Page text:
Celebrating in New Orleans: Hanukkah Edition

If you have yet to witness the large menorah located at the foot of the Lavin-Bernick Center, you may be unaware that Hanukkah has begun.

For those unfamiliar with the Jewish religion, Hanukkah is an eight-day commemoration of the reclamation of the Holy Temple in Jerusalem, and the Maccabean Revolt against the Seleucid Empire over 21 centuries ago. The eight-day commemoration is celebrated with a nightly lighting of the menorah, an eight-branched candelabrum associated with Hanukkah.

Although Hanukkah is a Jewish celebration, it is similar to important holidays of any religion in that it is meant to be celebrated with friends and family. But because Hanukkah follows the lunar calendar, it begins and ends on a different date each year, which means it may be many college students’ first Hanukkah away from home. Celebrating away from friends and family can be intimidating, however, there are many opportunities to enjoy Hanukkah at Tulane and in the greater New Orleans area.

This year, Hanukkah begins on December 2nd and ends on December 10th. For eight days, experience Hanukkah in a different way as a member of the New Orleans community.

While New Orleans is predominantly Catholic, the city is also home to Touro Synagogue, the first Jewish congregation founded in the Gulf South.

At Tulane, a university with a large number of Jewish students, there are a multitude of ways to celebrate. Tulane Hillel hosted a Hanukkah kickoff on the first night and is celebrating the fourth night of Hanukkah with a cookie and menorah decorating contest. The event will take place on December 4 from 5:30-7 P.M. In addition, the enormous menorah located outside of the LBC is lit every night after dark.

The greater New Orleans area is celebrating Hanukkah with special menus, events, and parades. One of New Orleans’ most well-known restaurants, Saba, will be serving a special dinner menu during the holiday. Saba’s kitchen is run by award-winning Israeli chef Alon Shaya. For the eight nights of Hanukkah, his menu will include a house-made latke board, complete with Saba’s signature potato pancakes and wood-roasted apple butter, accompanied by a healthy portion of labneh with chives, whitefish salad, sumac-pickled red onion, soft boiled egg, and a fresh herb salad of watercress, dill, and parsley.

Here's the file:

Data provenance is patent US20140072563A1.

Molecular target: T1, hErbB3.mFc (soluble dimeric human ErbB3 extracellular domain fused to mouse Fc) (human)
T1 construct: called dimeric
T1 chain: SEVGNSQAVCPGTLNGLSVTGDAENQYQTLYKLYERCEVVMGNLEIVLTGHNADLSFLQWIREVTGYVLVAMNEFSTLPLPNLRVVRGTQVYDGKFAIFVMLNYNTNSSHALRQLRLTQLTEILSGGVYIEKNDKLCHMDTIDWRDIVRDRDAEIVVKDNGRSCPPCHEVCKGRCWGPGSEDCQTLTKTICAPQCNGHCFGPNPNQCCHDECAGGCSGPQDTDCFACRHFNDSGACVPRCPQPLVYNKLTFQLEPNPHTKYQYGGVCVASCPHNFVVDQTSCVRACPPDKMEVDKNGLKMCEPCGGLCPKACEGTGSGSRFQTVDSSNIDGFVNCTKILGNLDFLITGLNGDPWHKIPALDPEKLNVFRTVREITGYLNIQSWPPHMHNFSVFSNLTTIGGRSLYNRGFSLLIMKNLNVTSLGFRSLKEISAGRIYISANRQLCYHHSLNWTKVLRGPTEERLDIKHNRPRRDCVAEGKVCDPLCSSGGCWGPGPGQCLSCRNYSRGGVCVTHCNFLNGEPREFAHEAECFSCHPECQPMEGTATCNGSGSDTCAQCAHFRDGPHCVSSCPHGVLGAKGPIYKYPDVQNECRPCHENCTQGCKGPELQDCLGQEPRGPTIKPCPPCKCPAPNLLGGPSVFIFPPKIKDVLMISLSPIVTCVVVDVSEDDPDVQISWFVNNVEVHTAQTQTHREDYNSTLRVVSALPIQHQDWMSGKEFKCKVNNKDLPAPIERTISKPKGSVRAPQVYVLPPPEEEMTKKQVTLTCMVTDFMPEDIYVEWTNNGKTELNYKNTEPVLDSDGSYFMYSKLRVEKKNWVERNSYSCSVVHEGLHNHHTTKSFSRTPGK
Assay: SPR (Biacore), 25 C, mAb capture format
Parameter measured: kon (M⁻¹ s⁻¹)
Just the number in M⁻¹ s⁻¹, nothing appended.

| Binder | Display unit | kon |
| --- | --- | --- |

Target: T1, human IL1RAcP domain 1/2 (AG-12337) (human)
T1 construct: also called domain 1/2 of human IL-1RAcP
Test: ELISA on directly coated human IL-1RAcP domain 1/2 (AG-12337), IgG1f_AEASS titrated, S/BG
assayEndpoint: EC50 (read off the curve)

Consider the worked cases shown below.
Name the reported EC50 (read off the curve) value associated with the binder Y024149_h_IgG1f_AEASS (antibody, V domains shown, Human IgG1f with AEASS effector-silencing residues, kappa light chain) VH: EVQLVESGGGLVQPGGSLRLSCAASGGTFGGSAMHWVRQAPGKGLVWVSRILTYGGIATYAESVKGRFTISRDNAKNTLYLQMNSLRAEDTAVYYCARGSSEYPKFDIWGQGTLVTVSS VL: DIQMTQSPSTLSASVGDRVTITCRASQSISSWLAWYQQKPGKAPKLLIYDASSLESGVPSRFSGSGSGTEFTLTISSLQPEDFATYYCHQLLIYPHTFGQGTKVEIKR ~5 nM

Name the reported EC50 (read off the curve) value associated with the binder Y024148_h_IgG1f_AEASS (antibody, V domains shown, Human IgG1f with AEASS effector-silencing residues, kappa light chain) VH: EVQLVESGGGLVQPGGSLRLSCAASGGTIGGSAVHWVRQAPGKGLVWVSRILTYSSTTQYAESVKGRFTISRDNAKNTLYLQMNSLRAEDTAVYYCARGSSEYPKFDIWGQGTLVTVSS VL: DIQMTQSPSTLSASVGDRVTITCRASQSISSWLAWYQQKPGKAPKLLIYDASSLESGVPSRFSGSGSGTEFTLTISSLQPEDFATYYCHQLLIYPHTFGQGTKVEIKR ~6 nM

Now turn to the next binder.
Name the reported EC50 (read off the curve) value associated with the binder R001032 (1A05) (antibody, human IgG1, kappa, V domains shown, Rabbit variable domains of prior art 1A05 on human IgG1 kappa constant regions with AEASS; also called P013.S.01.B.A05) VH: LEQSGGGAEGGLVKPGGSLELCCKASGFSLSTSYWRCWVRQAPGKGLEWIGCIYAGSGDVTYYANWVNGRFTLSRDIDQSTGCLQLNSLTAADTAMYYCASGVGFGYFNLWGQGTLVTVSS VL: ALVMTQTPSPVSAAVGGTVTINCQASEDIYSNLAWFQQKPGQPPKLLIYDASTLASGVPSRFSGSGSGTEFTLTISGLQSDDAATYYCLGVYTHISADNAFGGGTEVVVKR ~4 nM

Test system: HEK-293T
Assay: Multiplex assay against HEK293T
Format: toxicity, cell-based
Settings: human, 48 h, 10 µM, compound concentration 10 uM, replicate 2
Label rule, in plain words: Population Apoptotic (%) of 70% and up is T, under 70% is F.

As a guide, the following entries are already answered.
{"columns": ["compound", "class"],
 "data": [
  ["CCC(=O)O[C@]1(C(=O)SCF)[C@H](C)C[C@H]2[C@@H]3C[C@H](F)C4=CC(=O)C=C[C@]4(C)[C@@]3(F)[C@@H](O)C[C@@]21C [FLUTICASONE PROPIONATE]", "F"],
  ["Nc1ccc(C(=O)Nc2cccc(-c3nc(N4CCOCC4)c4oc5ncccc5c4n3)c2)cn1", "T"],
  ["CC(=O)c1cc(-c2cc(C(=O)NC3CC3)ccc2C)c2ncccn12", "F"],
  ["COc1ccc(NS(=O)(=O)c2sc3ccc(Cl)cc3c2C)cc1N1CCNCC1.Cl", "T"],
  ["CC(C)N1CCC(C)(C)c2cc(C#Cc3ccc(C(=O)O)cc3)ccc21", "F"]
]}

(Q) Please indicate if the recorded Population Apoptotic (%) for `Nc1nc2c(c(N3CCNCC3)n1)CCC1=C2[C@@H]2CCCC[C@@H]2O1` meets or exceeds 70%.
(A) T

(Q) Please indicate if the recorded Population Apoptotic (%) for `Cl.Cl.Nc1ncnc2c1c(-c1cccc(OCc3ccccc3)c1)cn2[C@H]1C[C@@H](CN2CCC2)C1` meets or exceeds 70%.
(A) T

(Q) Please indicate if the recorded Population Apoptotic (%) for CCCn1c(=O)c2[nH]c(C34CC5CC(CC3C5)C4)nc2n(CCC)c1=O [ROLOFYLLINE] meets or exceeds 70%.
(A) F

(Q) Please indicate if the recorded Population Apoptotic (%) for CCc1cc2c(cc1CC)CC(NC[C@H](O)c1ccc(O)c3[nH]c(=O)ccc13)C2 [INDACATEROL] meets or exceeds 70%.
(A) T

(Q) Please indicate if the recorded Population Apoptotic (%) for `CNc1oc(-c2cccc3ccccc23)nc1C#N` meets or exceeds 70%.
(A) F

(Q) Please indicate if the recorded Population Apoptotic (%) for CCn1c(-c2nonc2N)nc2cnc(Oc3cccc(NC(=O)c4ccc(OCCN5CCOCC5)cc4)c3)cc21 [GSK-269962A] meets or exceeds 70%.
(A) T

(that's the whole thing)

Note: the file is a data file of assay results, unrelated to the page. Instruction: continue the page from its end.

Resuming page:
Marjie’s Grill is also celebrating Hanukkah with a new latke dish each night. The menu will feature a Korean Seafood Latke, a Sweet Potato Latke, and six other unique creations. Dinner will begin at 5 P.M. each night, followed by a Menorah candle lighting at sundown.

In addition, the Gulf South’s oldest synagogue, Touro Synagogue, is hosting services each day, followed by a special Hanukkah dinner and bingo tournament on December 7, beginning at 7:00 P.M.

In traditional New Orleans fashion, there will be a parade to conclude the final night of Hanukkah. The Mobile Menorah Parade begins at 7:30 P.M. as over a dozen cars topped with menorahs take to the streets. The cars will begin on Freret Street and continue toward the French Quarter before working their way back to St. Charles and Uptown New Orleans. Make sure to catch custom designed Hanukkah beads!

Regardless of how you choose to celebrate, may your holiday be a “latke fun.” And remember, no candles in the dorm!

COVER PHOTO: The Stranger

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